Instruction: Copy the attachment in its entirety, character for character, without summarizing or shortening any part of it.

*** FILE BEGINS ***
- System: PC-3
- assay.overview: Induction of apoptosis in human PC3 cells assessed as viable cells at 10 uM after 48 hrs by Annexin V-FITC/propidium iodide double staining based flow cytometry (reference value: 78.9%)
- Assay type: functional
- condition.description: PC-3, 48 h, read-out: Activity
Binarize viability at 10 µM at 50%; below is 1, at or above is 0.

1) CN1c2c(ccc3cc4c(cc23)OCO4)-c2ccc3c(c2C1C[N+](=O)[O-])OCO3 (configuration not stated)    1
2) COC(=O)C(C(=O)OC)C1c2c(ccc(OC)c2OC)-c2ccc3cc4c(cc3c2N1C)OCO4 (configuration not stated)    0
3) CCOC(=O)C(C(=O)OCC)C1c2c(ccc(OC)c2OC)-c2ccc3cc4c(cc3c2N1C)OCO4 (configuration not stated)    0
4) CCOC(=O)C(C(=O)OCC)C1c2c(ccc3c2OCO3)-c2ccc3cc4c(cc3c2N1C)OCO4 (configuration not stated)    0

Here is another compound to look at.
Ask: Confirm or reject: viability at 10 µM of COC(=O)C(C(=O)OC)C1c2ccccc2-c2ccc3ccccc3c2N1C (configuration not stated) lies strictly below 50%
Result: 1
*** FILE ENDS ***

- System: PC-3
- assay.overview: Induction of apoptosis in human PC3 cells assessed as viable cells at 10 uM after 48 hrs by Annexin V-FITC/propidium iodide double staining based flow cytometry (reference value: 78.9%)
- Assay type: functional
- condition.description: PC-3, 48 h, read-out: Activity
Binarize viability at 10 µM at 50%; below is 1, at or above is 0.

1) CN1c2c(ccc3cc4c(cc23)OCO4)-c2ccc3c(c2C1C[N+](=O)[O-])OCO3 (configuration not stated)    1
2) COC(=O)C(C(=O)OC)C1c2c(ccc(OC)c2OC)-c2ccc3cc4c(cc3c2N1C)OCO4 (configuration not stated)    0
3) CCOC(=O)C(C(=O)OCC)C1c2c(ccc(OC)c2OC)-c2ccc3cc4c(cc3c2N1C)OCO4 (configuration not stated)    0
4) CCOC(=O)C(C(=O)OCC)C1c2c(ccc3c2OCO3)-c2ccc3cc4c(cc3c2N1C)OCO4 (configuration not stated)    0

Here is another compound to look at.
Ask: Confirm or reject: viability at 10 µM of COC(=O)C(C(=O)OC)C1c2ccccc2-c2ccc3ccccc3c2N1C (configuration not stated) lies strictly below 50%
Result: 1